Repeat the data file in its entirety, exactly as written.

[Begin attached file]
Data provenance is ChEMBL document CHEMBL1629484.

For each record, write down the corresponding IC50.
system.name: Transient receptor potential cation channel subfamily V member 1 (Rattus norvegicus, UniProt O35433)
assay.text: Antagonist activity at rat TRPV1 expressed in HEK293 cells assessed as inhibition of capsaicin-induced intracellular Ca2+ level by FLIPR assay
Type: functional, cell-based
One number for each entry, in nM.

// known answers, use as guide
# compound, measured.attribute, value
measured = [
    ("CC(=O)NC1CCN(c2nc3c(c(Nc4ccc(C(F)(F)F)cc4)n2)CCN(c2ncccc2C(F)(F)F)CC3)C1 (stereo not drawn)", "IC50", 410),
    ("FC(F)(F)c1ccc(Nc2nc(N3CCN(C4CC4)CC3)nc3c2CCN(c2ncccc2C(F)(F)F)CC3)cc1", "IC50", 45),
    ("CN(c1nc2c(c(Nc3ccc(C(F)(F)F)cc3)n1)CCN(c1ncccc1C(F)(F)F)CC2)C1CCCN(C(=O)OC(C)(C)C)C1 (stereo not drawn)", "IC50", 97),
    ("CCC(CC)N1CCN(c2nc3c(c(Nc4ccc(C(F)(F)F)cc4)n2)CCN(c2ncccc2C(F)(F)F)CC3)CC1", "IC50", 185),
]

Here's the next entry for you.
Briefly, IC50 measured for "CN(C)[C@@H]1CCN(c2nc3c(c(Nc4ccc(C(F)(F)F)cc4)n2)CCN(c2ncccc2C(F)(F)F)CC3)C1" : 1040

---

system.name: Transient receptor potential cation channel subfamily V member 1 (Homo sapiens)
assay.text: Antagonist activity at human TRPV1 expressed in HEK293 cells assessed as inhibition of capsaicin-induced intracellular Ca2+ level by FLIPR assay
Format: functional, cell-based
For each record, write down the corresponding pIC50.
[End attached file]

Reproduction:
Data provenance is ChEMBL document CHEMBL1629484.

For each record, write down the corresponding IC50.
system.name: Transient receptor potential cation channel subfamily V member 1 (Rattus norvegicus, UniProt O35433)
assay.text: Antagonist activity at rat TRPV1 expressed in HEK293 cells assessed as inhibition of capsaicin-induced intracellular Ca2+ level by FLIPR assay
Type: functional, cell-based
One number for each entry, in nM.

// known answers, use as guide
# compound, measured.attribute, value
measured = [
    ("CC(=O)NC1CCN(c2nc3c(c(Nc4ccc(C(F)(F)F)cc4)n2)CCN(c2ncccc2C(F)(F)F)CC3)C1 (stereo not drawn)", "IC50", 410),
    ("FC(F)(F)c1ccc(Nc2nc(N3CCN(C4CC4)CC3)nc3c2CCN(c2ncccc2C(F)(F)F)CC3)cc1", "IC50", 45),
    ("CN(c1nc2c(c(Nc3ccc(C(F)(F)F)cc3)n1)CCN(c1ncccc1C(F)(F)F)CC2)C1CCCN(C(=O)OC(C)(C)C)C1 (stereo not drawn)", "IC50", 97),
    ("CCC(CC)N1CCN(c2nc3c(c(Nc4ccc(C(F)(F)F)cc4)n2)CCN(c2ncccc2C(F)(F)F)CC3)CC1", "IC50", 185),
]

Here's the next entry for you.
Briefly, IC50 measured for "CN(C)[C@@H]1CCN(c2nc3c(c(Nc4ccc(C(F)(F)F)cc4)n2)CCN(c2ncccc2C(F)(F)F)CC3)C1" : 1040

---

system.name: Transient receptor potential cation channel subfamily V member 1 (Homo sapiens)
assay.text: Antagonist activity at human TRPV1 expressed in HEK293 cells assessed as inhibition of capsaicin-induced intracellular Ca2+ level by FLIPR assay
Format: functional, cell-based
For each record, write down the corresponding pIC50.